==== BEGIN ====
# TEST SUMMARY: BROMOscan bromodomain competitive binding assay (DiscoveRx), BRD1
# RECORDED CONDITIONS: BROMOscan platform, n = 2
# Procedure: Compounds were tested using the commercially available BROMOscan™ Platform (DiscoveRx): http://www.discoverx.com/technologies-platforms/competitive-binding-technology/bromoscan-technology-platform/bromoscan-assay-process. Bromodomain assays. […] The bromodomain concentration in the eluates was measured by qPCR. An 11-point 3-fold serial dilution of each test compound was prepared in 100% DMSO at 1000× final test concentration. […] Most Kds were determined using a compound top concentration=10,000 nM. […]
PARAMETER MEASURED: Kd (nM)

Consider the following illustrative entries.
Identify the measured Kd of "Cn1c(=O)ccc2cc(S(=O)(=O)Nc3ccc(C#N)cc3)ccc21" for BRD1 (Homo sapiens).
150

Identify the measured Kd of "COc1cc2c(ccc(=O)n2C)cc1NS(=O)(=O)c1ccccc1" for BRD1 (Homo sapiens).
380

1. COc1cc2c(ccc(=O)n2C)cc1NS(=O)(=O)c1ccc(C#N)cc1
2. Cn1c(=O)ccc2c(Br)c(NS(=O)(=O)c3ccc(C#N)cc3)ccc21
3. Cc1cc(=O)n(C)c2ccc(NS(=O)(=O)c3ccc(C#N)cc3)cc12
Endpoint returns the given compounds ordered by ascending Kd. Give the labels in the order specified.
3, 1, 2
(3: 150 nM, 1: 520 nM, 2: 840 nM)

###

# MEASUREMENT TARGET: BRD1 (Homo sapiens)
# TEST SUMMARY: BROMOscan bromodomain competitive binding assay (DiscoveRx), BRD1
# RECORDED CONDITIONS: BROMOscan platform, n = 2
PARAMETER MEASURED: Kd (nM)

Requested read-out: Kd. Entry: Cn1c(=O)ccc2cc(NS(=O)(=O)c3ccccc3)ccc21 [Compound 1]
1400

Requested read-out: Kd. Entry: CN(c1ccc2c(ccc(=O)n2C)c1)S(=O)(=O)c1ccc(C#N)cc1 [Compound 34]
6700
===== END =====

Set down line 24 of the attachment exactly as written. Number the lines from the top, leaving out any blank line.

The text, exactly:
6700